The youngest of the three, Ján Botto (1827-76) is remembered for his allegorical balladic poem Smrť Jánošíkova (1862, revised 1870s), the most famous work on the theme of the executed bandit Jánošík. Throughout the poem there is a tension between fairy-tale-like visions (blended with messianism) and gloomy realism (almost) - a sense that ideals of freedom exist in a world apart from the world of men - there is a chasm between the mythic dreamworld represented by Jánošík and the portrayal of passive Slovak peasants (or between ideals and mankind's lot).

The best years for educational and cultural furtherance of the Slovak language cause had followed the fall of the Bach regime in Vienna. Then Štúr's Slovak was introduced into primary schools, and the first Slovak-language secondary schools were founded, in Veľká Revúca, Turčiansky Svätý Martin and Kláštor pod Znievom (1862-6). Another milestone was the founding of the cultural institution Matica slovenská in 1863, centred in Martin. However, the 1867 Dualist solution removed Hungarian internal policy from Viennese oversight. The Slovak secondary schools were closed in 1874-5, as was Matica slovenská, in 1875 (it re-opened only in 1919).

Slovak fiction was ostensibly somewhat in the shadow of poetry. However, one should at least not omit to mention the notable writer Ján Kalinčiak (1822-71), whose masterpiece Reštavrácia (Country Elections, 1860) describes humorously, in a fictional setting, underhand goings-on during a Hungarian county election in the pre-1848 period. The overall tone is humorous, untendentious, almost apolitical - but the lack of reverence amounts to a form of attack on the myth of the Slovak gentry as a force to be reckoned with in the national cause. Kalinčiak uses his material for humorous fiction, as a vehicle for story telling and stylistic virtuosity - with sharp figure painting and flamboyant use of idiom, colourful sayings and proverbs. The whole book may be seen as a display of verbal and narrative technique, just as much as it is a heightened portrayal of gentry types.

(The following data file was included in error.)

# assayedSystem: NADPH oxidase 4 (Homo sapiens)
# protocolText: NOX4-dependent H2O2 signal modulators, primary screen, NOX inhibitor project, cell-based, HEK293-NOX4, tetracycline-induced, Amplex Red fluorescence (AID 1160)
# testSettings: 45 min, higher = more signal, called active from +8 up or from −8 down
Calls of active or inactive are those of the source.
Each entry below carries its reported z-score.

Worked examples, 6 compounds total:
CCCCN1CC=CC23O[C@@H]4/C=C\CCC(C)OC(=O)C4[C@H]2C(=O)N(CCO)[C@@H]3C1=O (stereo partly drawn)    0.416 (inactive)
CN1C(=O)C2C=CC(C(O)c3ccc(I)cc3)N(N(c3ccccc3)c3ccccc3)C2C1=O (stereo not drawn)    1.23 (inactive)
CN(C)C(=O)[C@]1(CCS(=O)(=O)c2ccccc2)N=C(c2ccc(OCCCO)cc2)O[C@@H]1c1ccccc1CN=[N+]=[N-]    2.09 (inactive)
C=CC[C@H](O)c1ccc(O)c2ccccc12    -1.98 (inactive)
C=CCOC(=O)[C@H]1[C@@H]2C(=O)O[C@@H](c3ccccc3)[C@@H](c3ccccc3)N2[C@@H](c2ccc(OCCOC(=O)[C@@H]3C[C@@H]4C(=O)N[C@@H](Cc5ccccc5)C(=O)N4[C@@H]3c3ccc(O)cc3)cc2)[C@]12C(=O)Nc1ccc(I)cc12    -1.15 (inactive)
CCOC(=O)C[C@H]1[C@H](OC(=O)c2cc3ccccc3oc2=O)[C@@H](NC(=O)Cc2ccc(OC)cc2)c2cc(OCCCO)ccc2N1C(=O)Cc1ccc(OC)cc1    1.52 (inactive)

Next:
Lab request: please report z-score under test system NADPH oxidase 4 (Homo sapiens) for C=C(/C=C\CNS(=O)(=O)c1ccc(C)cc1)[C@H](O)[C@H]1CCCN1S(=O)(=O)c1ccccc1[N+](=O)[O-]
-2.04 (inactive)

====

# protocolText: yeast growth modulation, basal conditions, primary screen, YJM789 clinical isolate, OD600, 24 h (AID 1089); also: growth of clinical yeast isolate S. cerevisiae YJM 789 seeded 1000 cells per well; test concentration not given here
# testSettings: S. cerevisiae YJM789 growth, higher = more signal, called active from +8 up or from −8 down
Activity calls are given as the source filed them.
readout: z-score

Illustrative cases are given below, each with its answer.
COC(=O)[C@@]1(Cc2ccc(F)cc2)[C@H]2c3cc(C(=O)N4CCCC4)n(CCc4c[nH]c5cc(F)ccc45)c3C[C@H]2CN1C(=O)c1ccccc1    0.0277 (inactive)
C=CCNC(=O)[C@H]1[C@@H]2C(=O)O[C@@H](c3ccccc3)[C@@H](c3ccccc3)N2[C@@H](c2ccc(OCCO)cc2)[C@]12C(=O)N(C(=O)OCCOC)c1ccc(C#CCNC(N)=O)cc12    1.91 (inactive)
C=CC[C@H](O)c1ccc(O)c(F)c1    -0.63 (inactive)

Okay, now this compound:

The most famous Slovak collector of folk-tales was Pavol Dobšinský (1828-1895), and some of the tales from his classic Prostonárodné slovenské povesti (1880-1883) have been re-told in English.